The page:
As discussed in my previous post Starting Solids: Purées we took a hybrid approach when it came to starting solids. At 4.5 months we started purées, and at six months we started baby led weaning (BLW). Baby led weaning is basically when you feed your baby whatever food you eat, but modified slightly. This post is about starting solids: baby led weaning.
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In order to prepare for baby led weaning I read the book Baby-led Weaning: Helping Your Baby To Love Good Food by Tracey Murkett and Gill Ripley. The book is helpful in describing why BLW works and tips for implementing. My only complaint, is that they really look down on purées, and make it seem like the only way a purée can be served is by shoving bland-one-flavor mush down baby’s throat. That is not the case, and we have had great success with a hybrid approach of Purées and real solid food! In addition to the book I also took a “starting solids” class at the local hospital — which was especially helpful because the instructor had a lot of anecdotal experiences, pictures and videos to share of local moms who have had success with BLW.
The biggest surprise to me in implementing baby led weaning is that you really can feed your baby whatever you are eating. At almost eight months, Aiden has eaten chicken, steak, beef, vegetables, fruits, bread and grains. I assumed that you could only start with specific foods, especially before teeth come in, but you don’t!
The other thing that was a bit misleading, is that in the early months of BLW, your baby might not actually swallow or digest anything. Aiden mostly just sucks the juice out of whatever he is eating, or gums it for a bit before it falls out of his mouth. That is OK, we subscribe to the motto of “food before one is just for fun.” Aiden still gets just about all of his nutrition from breast milk, and we only offer him real food AFTER a feeding. This is an advantage of the purées at this age — he can actually eat them.
We typically provide Aiden with real, solid food around lunch time and dinner time. We will give him some combination of a piece of chicken, fruit and/or vegetable. It’s usually part of whatever we are eating for dinner. Young babies do better with long strips of food (since their pincer grasp hasn’t developed yet). Using a crinkle cutter can help cut food into a manageable shape for baby. If we are eating out, we make sure to get some side dishes he can eat. This encourages him to learn social skills and distracts him and keeps him happy! We don’t worry very much about him choking because at this young age, if he get a piece of food that is too big, he has a reflex that will force them to spit it out (but we are familiar with baby CPR just in case).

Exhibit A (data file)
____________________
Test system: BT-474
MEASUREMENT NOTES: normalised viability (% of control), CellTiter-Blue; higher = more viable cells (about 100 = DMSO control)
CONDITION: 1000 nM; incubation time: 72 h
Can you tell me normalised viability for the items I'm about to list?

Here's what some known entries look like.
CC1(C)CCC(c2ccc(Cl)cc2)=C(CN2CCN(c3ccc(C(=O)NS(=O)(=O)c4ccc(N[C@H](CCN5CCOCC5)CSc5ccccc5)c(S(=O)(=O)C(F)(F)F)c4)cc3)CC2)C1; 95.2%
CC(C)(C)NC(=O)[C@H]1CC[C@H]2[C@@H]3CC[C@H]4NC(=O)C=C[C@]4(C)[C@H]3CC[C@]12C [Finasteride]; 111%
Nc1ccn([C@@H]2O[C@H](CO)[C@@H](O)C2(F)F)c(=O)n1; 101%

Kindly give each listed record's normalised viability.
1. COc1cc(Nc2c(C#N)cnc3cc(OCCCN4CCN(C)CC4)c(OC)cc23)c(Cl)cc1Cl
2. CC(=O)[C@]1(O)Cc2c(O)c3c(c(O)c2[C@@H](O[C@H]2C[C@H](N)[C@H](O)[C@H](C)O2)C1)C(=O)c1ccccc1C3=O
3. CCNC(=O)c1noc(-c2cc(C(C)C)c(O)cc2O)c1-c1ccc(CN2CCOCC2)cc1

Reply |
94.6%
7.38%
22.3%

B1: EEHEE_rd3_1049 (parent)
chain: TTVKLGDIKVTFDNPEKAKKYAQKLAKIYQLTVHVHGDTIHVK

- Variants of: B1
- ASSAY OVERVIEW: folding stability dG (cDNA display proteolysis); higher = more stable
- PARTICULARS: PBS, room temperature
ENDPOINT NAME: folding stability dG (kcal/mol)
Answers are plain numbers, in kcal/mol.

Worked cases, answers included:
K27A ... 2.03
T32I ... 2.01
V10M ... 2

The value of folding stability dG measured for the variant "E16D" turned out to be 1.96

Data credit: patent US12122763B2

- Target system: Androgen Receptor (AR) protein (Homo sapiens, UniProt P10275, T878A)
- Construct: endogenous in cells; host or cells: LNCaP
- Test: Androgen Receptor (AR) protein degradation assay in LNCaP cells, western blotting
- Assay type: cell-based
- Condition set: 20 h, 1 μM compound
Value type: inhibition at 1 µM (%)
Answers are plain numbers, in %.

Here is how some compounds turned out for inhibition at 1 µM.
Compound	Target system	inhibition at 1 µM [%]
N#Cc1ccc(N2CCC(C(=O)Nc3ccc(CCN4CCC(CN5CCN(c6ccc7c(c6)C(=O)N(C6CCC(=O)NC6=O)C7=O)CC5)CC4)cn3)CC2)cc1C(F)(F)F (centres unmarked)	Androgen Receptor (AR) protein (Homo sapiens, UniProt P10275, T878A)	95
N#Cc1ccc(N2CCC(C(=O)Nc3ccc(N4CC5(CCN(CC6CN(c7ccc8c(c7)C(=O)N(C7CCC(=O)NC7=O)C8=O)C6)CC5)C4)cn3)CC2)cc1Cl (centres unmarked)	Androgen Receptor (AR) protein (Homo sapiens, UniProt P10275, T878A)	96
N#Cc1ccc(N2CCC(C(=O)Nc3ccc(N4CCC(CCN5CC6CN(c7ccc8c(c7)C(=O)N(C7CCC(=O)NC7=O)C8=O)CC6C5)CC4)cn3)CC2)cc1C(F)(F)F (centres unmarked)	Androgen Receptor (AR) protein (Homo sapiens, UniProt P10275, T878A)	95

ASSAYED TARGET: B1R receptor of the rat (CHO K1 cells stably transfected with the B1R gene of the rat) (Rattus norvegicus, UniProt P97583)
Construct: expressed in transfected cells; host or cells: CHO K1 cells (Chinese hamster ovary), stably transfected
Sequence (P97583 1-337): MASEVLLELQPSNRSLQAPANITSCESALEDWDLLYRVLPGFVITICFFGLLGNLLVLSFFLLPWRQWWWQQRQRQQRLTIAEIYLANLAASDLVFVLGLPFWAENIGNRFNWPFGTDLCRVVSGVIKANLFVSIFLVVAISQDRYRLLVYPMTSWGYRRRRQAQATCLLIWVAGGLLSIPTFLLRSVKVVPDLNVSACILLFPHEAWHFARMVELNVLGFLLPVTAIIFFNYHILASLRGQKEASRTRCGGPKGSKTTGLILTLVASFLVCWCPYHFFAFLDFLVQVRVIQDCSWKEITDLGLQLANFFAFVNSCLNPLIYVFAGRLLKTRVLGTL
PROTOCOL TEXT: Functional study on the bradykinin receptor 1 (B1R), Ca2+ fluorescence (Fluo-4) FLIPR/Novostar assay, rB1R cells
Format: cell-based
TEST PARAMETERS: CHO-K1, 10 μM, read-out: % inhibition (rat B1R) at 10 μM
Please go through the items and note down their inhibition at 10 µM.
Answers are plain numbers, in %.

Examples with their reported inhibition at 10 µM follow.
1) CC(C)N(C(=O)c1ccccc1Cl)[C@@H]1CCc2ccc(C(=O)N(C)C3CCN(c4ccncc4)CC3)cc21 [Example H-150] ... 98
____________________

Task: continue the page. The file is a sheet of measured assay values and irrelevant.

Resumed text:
We don’t really make specific things just for him yet. However, we are careful not to give him too much salt, dairy or sugar. We do have the Baby Led Weaning Cookbook so that we have some idea of recipes that would be appropriate for Aiden. I also have lots of pinned recipe options. Pinterest is a great place to get BLW ideas.
The other thing we incorporated is water in a sippy cup. Aiden loves coconut water so we usually give him coconut water mixed with plain water in a cup. We haven’t quite found a sippy cup we like yet, so I will keep you posted. UPDATED: We found that the Camelbak Eddy water bottle works really well for a sippy cup!
Did you do baby led weaning? Do you have any BLW recipes? Do you have a favorite sippy cup? Please share in the comments below!